The village of Bulembu (Eswatini) is nestled in an idyllic setting surrounded by rounded mountains, but its past is marked by a former asbestos mine that ceased its operations in 1999, leaving the village disfigured and emptied of its inhabitants.
In 2006, the NGO Bulembu Ministries acquired these lands with the ambition of revitalizing the village by promoting sustainable development in the region. The organization also committed to taking care of more than 350 orphaned and vulnerable children from the country.
Bulembu received support from The Ivory Foundation for a biochar experimentation project. The foundation provided the NGO with a biochar burner used in the cultivated areas of the village, especially in the gardens that supply the orphanage’s canteen.
Biochar is a solid material obtained through the carbonization of biomass, and it has the ability to improve soil fertility, leading to higher agricultural yields. Once produced, biochar can be finely ground and spread over crops, then incorporated into the top layer of the soil.
In this context, biochar was also used to regenerate the soils of the former mine, which had left a 50-hectare open-pit area, causing environmental concerns for the local population. By promoting the growth of natural vegetation, biochar helped cover the asbestos-laden tailings, thereby reducing the risk of airborne dust that could be harmful to the environment and the health of the residents.
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How is biochar made?
Biochar is obtained through the pyrolysis of biomass (pyro=fire – lysis=decomposition). Pyrolysis is the decomposition of an organic compound by heat to obtain other products that it did not originally contain. The process is carried out in the absence of oxygen or in a low-oxygen atmosphere to prevent oxidation and combustion (the operation does not produce a flame).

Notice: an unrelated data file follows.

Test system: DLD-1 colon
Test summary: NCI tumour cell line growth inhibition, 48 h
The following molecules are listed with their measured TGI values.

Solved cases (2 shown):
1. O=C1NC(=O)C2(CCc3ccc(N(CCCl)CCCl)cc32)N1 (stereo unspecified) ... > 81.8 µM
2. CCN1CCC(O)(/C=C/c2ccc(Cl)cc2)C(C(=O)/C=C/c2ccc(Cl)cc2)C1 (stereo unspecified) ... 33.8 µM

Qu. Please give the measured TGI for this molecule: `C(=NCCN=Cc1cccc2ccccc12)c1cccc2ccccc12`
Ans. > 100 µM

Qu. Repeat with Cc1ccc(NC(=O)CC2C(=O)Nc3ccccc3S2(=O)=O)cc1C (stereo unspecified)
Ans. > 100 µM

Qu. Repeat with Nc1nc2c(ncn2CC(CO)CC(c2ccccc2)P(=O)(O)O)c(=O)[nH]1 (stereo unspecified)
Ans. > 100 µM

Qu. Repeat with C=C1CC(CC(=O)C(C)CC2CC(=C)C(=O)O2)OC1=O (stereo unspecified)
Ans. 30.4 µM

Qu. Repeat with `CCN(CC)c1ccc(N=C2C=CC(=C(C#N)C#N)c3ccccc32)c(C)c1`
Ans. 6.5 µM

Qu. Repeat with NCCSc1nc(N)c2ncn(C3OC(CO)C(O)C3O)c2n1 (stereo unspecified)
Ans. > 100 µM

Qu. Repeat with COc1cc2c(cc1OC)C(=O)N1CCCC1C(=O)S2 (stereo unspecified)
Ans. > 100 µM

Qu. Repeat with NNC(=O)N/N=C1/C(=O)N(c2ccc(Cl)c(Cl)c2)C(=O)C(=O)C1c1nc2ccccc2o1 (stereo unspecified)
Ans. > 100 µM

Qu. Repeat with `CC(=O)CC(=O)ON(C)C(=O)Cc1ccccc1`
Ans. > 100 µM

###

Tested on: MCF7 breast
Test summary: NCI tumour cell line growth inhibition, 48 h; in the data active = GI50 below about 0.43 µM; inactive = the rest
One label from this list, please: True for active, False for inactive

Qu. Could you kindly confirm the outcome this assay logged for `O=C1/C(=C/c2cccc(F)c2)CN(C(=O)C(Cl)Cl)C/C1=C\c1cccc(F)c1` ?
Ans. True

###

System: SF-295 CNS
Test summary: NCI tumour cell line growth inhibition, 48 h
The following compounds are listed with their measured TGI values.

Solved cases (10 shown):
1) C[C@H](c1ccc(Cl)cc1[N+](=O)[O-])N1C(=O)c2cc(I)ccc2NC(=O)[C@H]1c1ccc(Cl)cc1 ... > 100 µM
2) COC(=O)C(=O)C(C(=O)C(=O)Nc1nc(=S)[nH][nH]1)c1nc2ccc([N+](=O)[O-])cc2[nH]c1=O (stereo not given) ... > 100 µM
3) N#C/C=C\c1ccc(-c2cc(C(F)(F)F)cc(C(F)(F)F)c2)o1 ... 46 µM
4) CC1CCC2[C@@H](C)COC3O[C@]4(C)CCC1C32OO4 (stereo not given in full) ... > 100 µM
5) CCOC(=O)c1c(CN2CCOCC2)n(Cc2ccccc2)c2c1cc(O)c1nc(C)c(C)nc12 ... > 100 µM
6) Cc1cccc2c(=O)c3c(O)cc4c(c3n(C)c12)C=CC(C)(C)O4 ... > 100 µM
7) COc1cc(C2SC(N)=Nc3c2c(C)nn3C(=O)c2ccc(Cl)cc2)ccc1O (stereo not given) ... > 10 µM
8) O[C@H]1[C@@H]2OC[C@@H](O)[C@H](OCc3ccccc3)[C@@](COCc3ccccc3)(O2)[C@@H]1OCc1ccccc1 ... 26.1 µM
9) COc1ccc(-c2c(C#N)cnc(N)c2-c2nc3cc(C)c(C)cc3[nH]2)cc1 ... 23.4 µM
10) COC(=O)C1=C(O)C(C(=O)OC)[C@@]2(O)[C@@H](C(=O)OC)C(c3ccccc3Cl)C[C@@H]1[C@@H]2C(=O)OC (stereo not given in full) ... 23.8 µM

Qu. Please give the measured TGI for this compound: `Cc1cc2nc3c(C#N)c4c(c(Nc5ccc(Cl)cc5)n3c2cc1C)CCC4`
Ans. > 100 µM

Biochar also has the ability to sequester carbon, which reduces greenhouse gas emissions and is also an interesting solution for managing plant waste.
Once produced, biochar can be finely ground and spread over agricultural crops and incorporated into the top layer of the soil
Preparing the biomass to fill the burner. Newly produced biochar.
Biochar, therefore, offers several advantages for agriculture:
-It increases crop yields, sometimes significantly, especially if the soil is in poor condition.
-It reduces agricultural pollution to the environment.
-It retains moisture, helping crops withstand periods of drought.
-It has the ability to regenerate depleted soils and promotes the growth of essential microorganisms for nutrient absorption, such as soil mycorrhizal fungi.
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